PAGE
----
Centre Pompidou (2014)
Centre Pompidou (2014)
Une Histoire – Art, architecture, design des années 1980 à nos jours
Curated by Christine Macel
A History. Art, architecture, design from the 1980s until today, is a new presentation of the Centre Pompidou collections that brings together the best of contemporary art since the Eighties with around 400 artworks and 200 artists, architects and designers. Paintings, sculptures, installations, videos, movies, drawings, photographs, sit alongside architecture and design, introducing a brand-new approach to the last thirty years of art.
Catalogue of the exhibition published by Centre Pompidou, Flammarion
Under-Writing Beirut—Mathaf (2013)
Multimedia installation, variable dimensions
Commissioned by Sharjah Art Foundation for Sharjah Biennial 11
Evoking the idea of a palimpsest, the multi-chaptered project Under-Writing Beirut, sheds light on layers of temporal deposits that are enmeshed in an open-ended process of absorption, erasure and reconfiguration. It looks at historically and personally significant locations within Beirut’s present, investigating their sociological, political and economic history. The project incorporates various layers of time and existence, creating links between the traces that record such places’ previous realities and the fictions that reinvent them.
Mathaf, the Arabic word for museum, is the first chapter and focuses on the area where I live in Beirut, known as Mathaf, home to the National Museum of Beirut, and located along what was once the Green Line, which divided east and west Beirut throughout the Lebanese Wars. During the wars, and despite preservation efforts made by the museum conservator to protect the collection (with concrete), the museum building was destroyed and part of its small yet impressive collection was severely damaged, looted, or lost.
Under-Writing Beirut—Mathaf responds to the impossibility I faced while attempting to access artefacts in the museum’s storage as well as its archives, and to the only objects made available from them—the damaged Good Shepherd mosaic and a photograph documenting it from the time of the wars, when a sniper made a hole in it to gain a strategic view onto the museum square. By re-enacting the sniper’s line of sight, the video 180 Degree Garden View puts us in a position to imagine what the sniper saw and whom he may have killed through the hole. Based on photographs and measurements of the sniper hole, Object of War, on the other hand, is the negative of that hole, cast as a concrete sculpture. Its initial impetus rests on the practice of the imprint as a trace of contact with a body or void.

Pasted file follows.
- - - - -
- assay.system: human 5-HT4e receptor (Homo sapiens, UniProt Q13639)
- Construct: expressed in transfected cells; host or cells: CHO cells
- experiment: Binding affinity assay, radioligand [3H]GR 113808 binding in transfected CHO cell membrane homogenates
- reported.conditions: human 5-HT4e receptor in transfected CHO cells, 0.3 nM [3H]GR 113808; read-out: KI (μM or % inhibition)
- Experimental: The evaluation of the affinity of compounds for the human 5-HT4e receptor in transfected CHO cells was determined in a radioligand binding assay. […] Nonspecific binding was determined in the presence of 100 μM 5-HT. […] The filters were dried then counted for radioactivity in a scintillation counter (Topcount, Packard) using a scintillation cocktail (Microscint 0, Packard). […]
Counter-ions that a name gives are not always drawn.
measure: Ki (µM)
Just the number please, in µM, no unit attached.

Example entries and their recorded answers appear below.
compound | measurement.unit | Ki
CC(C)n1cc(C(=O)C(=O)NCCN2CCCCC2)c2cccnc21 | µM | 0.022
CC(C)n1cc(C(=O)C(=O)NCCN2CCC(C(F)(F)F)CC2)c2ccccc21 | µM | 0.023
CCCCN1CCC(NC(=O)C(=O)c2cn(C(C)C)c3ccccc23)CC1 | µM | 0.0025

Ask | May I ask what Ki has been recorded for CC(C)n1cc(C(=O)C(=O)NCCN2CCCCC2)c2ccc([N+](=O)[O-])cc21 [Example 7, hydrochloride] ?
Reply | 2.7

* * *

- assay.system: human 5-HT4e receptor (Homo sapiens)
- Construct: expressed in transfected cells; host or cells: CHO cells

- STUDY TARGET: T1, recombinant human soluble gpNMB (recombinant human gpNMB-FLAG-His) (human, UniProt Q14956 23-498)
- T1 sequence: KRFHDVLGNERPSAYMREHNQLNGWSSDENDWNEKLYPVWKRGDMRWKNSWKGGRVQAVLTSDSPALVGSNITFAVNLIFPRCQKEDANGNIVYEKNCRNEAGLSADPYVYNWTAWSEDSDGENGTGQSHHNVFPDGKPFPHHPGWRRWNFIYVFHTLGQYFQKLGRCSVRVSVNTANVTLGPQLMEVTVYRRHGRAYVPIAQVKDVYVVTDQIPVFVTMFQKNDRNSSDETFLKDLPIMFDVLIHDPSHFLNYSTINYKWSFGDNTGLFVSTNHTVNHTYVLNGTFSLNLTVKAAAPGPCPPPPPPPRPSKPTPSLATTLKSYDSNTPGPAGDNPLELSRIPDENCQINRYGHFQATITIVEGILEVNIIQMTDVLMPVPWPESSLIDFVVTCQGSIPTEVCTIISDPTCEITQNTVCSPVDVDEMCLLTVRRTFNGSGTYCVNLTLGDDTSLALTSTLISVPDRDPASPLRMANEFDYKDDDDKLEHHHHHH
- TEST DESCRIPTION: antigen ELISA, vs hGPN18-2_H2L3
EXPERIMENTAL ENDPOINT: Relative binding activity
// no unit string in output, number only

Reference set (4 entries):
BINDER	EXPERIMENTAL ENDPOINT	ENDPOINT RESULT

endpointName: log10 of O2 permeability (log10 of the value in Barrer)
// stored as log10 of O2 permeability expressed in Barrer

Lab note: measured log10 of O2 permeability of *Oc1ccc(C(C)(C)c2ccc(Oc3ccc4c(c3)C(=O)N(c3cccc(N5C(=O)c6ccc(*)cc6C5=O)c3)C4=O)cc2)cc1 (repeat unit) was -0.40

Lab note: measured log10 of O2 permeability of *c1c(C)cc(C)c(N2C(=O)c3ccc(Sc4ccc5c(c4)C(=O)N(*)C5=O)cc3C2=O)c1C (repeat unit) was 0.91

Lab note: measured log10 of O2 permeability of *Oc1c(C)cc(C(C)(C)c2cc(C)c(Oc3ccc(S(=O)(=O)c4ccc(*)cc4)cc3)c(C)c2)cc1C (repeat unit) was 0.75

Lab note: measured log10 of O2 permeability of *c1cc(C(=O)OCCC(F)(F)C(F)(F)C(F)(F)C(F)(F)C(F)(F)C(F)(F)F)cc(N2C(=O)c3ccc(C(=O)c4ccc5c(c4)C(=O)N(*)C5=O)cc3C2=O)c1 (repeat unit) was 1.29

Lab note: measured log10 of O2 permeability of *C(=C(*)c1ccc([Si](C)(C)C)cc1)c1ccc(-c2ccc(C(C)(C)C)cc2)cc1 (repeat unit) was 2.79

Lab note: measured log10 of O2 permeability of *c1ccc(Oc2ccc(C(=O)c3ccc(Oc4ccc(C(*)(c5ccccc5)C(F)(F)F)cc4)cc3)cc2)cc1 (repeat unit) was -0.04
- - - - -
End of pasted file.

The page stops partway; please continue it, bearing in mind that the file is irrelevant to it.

Objects from the National Museum of Beirut is partly inspired by the inaccessibility of the museum’s stored collection. It dwells by default on the only part of it that is visible, the entirety of the display on December 15, 2012. By reproducing every caption identifying the objects on show, the work ironically and vainly attempts to represent the museum’s holdings in one image, uncovering the politics of historiography and questioning the museum as a foundation for national identity. The leather-bound book Objects Missing from the National Museum of Beirut emphasizes the secrecy surrounding objects that vanished from the museum and suggests an archive that may or may not have existed.
Haunted by an unresolved past, Views of Museum Square (shot from my window) and Museum Crossing suggest how the museum site, meant to represent national union, became a symbol of the country’s division and the backdrop for sectarian violence.